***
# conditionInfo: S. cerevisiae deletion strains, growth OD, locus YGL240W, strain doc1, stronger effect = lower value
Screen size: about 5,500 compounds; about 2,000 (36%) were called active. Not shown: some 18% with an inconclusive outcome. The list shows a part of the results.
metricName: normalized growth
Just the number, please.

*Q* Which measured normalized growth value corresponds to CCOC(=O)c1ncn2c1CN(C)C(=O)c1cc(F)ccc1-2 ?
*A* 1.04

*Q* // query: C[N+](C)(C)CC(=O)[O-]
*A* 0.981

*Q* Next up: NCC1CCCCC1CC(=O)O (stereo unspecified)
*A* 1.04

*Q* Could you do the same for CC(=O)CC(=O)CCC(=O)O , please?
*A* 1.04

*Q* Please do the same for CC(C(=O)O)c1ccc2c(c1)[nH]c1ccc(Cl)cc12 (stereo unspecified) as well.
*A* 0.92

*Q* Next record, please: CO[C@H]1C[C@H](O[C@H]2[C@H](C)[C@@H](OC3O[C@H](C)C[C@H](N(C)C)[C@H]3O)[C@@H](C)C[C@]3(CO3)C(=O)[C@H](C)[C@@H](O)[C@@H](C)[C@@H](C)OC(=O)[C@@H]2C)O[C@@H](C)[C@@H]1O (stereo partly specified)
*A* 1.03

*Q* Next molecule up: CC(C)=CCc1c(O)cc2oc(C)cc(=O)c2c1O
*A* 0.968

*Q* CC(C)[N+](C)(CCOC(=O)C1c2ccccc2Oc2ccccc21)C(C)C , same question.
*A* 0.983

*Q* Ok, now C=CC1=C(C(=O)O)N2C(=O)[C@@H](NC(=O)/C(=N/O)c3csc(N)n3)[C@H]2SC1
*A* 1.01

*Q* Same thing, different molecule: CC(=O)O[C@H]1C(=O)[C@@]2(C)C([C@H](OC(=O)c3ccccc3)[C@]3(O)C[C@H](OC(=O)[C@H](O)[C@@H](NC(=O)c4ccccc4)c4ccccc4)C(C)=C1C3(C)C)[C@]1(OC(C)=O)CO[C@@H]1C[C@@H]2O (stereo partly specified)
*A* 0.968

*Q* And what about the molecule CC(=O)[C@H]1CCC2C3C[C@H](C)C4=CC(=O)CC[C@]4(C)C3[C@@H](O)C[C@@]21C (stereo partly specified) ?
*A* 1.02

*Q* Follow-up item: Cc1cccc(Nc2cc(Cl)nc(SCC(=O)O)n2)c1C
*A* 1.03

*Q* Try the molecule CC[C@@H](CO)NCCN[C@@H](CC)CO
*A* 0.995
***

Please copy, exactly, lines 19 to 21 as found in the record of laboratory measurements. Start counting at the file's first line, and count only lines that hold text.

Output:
*Q* CC(C)[N+](C)(CCOC(=O)C1c2ccccc2Oc2ccccc21)C(C)C , same question.
*A* 0.983

*Q* Ok, now C=CC1=C(C(=O)O)N2C(=O)[C@@H](NC(=O)/C(=N/O)c3csc(N)n3)[C@H]2SC1